This presentation gives an overview of the changes that are responsible for these improvements, as well as the challenges we are still facing. I also want to talk a little about the future of the library, and hopefully inspire a fruitful discussion.

Matthias Langer Scala Refactoring, Irian GmbH

Mikhail Mutcianko

About Mikhail: I’m a developer at JetBrains, primarily focused on supporting scala.meta API in IntelliJ IDEA

Topic: Scala.meta support in IntelliJ IDEA


Scala.meta as well as practically any other metaprogramming framework introduces an extensive amount of quirks into an ordinary workflow of any code analysis and manipulation tool and particularly in IntelliJ IDEA. In this talk I’ll cover the challenges that have had to be overcome as well as the issues yet to be addressed.

Mikhail Mutcianko Scala.meta, JetBrains

Jon Pretty

About Jon: He is a longstanding contributor to the Scala community, having launched the first commercial applications written in Scala over ten years ago. He is best known for his work on Rapture, and his contributions to Typelevel Scala.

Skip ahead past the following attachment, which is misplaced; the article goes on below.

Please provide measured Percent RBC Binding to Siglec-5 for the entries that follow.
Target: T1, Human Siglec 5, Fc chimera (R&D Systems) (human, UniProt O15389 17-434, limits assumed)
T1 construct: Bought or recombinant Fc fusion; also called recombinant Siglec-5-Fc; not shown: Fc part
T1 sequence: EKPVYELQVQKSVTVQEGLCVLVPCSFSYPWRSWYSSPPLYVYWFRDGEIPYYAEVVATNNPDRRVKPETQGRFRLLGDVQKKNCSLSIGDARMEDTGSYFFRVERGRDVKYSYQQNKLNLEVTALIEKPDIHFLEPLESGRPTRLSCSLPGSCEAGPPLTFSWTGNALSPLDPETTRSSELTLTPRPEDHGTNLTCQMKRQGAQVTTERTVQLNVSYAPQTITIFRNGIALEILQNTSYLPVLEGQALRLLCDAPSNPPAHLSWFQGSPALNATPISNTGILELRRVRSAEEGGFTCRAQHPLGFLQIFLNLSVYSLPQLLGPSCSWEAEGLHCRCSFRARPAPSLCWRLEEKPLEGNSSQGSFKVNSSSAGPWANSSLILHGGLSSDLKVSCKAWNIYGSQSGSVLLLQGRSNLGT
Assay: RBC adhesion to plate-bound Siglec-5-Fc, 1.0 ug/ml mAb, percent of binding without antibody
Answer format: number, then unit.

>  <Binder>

Topic: Check embedded DSLs at compile time with Contextual!


Interpolated strings, like the familiar `s””`, provide a convenient way to embed external DSLs in Scala source, allowing you to construct a new value at runtime from a string literal, with Scala expressions substituted within it. But unless you are prepared to implement the interpolator using a macro, the compiler provides no checks on the correctness or well-formedness of the embedded DSL.

Contextual is a small open-source library which does the heavy lifting work to make it trivial to write string interpolators which run at compile time, without requiring any macro code. A string interpolator which parses and checks a DSL at compile-time — with its own custom error-messages — can be written using contextual in just a few lines of ordinary „userspace” code, calling upon parsers, regular expressions or any other means to check the interpolated string.

This opens up a smorgasbord of possibilities for adding more compile-time safety to Scala code, not least the ability to introduce your own literal-like types, ranging from checked email addresses or URLs to compile-time-parsed YAML, CSS or even Haskell.

Jon Pretty Propensive

Carl Pulley